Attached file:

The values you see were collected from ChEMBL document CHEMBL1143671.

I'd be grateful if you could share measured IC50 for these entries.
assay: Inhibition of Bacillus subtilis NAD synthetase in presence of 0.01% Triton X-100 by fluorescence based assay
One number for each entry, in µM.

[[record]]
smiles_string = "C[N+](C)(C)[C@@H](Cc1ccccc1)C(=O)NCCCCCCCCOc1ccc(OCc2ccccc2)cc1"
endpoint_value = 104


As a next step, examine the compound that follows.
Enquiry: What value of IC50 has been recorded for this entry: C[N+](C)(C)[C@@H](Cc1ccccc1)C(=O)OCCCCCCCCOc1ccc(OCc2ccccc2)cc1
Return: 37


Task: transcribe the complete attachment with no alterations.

The values you see were collected from ChEMBL document CHEMBL1143671.

I'd be grateful if you could share measured IC50 for these entries.
assay: Inhibition of Bacillus subtilis NAD synthetase in presence of 0.01% Triton X-100 by fluorescence based assay
One number for each entry, in µM.

[[record]]
smiles_string = "C[N+](C)(C)[C@@H](Cc1ccccc1)C(=O)NCCCCCCCCOc1ccc(OCc2ccccc2)cc1"
endpoint_value = 104


As a next step, examine the compound that follows.
Enquiry: What value of IC50 has been recorded for this entry: C[N+](C)(C)[C@@H](Cc1ccccc1)C(=O)OCCCCCCCCOc1ccc(OCc2ccccc2)cc1
Return: 37